Promises

Strictly speaking, the legacy JavaScript language didn’t do async at all.  It was host environments such as  browsers and Node that defined the APIs that introduced async programming into JavaScript.

ES2015 needed to include promises because they were being rapidly adopted by the developer community (include by new browser APIs) and we wanted to avoid the problem of competing incompatible promise libraries or of a browser defined promise API that didn’t take other host environments into consideration.

The real benefit of ES2015 promises is that they provided a foundation for better async abstractions that do bury more of the BS within the runtime.  Async functions, introduced in ES2017 are the “better way” to do async.  In the pipeline for the near future is Async Iteration which further simplifies a common async use case.

Alan Kay famously said “The best way to predict the future is to invent it.” But how do we go about inventing a future that isn’t a simple linear extrapolation of the present?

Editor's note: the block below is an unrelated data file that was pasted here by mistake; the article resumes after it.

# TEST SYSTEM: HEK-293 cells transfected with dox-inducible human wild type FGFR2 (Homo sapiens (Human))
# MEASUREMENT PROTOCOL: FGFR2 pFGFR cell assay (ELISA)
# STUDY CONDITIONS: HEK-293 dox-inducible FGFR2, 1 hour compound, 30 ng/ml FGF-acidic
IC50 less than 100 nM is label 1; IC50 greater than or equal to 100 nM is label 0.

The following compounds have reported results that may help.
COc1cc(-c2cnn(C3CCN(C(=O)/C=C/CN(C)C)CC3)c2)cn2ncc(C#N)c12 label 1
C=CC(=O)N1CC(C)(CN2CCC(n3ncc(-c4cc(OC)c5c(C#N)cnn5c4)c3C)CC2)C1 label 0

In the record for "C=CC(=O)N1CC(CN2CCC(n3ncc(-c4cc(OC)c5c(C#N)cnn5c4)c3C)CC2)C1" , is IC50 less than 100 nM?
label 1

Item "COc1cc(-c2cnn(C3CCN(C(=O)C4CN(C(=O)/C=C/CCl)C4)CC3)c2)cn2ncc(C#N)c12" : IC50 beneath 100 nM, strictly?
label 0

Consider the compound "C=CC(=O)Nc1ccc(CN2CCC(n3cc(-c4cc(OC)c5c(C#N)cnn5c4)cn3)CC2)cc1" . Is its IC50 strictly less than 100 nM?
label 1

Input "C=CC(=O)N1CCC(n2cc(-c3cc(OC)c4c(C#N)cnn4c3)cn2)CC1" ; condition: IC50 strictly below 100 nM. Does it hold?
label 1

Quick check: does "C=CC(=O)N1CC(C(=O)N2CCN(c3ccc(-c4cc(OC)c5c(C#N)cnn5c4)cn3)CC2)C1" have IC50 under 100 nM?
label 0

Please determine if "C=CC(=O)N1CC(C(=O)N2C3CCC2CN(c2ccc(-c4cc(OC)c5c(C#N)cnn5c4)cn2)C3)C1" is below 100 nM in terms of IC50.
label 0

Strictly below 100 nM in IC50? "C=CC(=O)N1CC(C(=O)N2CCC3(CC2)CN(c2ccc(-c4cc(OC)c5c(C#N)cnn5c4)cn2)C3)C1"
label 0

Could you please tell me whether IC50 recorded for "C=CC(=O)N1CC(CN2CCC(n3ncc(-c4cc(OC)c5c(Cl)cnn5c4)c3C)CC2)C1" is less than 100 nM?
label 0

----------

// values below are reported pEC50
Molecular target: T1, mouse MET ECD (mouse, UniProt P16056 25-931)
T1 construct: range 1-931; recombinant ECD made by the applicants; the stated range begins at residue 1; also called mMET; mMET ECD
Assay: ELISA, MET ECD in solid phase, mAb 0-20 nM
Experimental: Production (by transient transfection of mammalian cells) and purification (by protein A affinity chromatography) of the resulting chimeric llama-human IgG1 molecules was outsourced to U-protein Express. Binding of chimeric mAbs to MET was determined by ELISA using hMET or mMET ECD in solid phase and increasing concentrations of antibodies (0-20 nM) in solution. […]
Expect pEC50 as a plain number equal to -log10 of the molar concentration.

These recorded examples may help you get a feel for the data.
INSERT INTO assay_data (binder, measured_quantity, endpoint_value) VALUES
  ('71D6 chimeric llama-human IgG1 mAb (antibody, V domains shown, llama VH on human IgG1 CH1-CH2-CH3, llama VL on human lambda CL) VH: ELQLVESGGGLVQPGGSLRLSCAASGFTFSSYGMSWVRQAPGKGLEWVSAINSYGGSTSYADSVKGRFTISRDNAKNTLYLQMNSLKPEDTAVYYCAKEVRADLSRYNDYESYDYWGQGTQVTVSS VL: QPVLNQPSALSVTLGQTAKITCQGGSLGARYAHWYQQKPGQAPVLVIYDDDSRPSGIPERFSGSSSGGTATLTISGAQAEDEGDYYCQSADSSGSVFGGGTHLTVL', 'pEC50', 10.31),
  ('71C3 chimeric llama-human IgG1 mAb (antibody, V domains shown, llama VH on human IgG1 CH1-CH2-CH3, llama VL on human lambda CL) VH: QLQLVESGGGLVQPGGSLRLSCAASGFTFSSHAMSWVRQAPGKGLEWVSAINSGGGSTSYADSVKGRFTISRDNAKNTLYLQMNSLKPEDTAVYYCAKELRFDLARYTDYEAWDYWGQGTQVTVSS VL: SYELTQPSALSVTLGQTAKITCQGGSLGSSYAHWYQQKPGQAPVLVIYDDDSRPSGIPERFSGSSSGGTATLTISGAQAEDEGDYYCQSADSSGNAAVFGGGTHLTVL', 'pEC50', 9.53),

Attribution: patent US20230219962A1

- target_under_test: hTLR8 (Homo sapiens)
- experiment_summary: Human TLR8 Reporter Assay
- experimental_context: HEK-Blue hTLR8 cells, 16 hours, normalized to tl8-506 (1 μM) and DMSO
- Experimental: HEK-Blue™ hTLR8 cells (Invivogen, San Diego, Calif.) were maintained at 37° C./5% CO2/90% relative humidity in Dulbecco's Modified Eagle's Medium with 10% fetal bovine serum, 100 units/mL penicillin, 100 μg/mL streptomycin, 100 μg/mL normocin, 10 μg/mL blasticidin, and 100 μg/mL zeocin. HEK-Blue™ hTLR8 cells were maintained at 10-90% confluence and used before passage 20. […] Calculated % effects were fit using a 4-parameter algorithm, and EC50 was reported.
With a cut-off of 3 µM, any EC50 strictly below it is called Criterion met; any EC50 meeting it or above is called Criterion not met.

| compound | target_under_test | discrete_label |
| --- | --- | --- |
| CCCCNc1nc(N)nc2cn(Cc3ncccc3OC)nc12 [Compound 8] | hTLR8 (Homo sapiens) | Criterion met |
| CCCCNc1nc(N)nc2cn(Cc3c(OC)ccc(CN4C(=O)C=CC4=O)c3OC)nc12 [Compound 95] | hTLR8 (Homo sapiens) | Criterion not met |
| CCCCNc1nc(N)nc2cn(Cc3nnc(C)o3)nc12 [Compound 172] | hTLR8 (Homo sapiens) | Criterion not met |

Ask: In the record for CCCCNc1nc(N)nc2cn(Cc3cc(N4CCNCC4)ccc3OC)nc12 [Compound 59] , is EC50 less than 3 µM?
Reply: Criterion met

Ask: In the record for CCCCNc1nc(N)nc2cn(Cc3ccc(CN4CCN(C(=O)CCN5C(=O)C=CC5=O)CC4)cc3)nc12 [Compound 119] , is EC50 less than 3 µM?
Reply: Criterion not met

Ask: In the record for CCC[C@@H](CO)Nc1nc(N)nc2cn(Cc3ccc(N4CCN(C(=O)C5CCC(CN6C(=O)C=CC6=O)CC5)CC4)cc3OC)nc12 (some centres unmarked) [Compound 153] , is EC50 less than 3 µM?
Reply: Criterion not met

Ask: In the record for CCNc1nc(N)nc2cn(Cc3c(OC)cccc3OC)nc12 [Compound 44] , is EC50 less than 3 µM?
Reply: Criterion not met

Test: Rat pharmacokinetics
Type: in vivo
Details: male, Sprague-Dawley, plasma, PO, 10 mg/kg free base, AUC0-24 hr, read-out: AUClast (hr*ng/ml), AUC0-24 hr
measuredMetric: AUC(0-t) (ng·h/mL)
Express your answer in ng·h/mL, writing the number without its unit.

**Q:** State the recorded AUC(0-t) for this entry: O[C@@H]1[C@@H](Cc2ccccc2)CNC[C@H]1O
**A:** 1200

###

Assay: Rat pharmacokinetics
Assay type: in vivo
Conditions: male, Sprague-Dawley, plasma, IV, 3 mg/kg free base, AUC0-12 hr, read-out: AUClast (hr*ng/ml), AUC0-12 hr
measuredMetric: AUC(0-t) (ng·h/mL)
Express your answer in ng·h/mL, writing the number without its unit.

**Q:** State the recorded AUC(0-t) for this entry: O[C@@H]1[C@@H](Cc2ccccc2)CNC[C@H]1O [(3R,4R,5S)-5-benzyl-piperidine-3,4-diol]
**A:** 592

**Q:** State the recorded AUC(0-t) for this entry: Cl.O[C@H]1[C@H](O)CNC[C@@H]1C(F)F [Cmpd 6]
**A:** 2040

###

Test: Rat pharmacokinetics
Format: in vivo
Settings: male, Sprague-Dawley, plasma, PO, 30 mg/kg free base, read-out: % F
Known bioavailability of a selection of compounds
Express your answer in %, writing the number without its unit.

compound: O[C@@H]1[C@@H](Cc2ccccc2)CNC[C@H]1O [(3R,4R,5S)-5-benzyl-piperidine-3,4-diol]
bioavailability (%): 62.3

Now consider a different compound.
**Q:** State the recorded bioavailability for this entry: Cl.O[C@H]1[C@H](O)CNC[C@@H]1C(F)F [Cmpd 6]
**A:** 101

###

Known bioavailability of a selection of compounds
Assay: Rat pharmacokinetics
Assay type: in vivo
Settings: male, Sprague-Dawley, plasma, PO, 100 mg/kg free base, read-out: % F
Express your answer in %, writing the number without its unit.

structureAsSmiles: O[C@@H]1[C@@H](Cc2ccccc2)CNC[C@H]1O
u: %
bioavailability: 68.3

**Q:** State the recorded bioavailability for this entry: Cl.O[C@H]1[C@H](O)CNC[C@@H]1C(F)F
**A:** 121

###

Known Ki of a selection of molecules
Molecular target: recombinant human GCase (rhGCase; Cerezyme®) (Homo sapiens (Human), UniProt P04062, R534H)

Kay and his colleagues at Xerox PARC did exactly that over the course of the 1970s and early 1980s. They invented and prototyped the key concepts of the Personal Computing Era. Concepts that were then realized in commercial products over the subsequent two decades.

So, how was PARC so successful at “inventing the future”? Can that success be duplicated or perhaps applied at a smaller scale? I think it can. To see how, I decided to try to sketch out what happened at Xerox PARC as a pattern language.

futurepatlang

Look Twenty Years Into the Future

If your time horizon is short you are doing product development or incremental research. That’s all right; it’s probably what most of us should be doing. But if you want to intentionally “invent the future” you need to choose a future sufficiently distant to allow time for your inventions to actually have an impact.

Extrapolate Technologies

What technologies will be available to us in twenty years? Start with the current and emerging technologies that already exist today. Which relevant  technologies are likely to see exponential improvement over the next twenty years? What will they be like as they mature over that period? Assume that as the technical foundation for your future.

Focus on People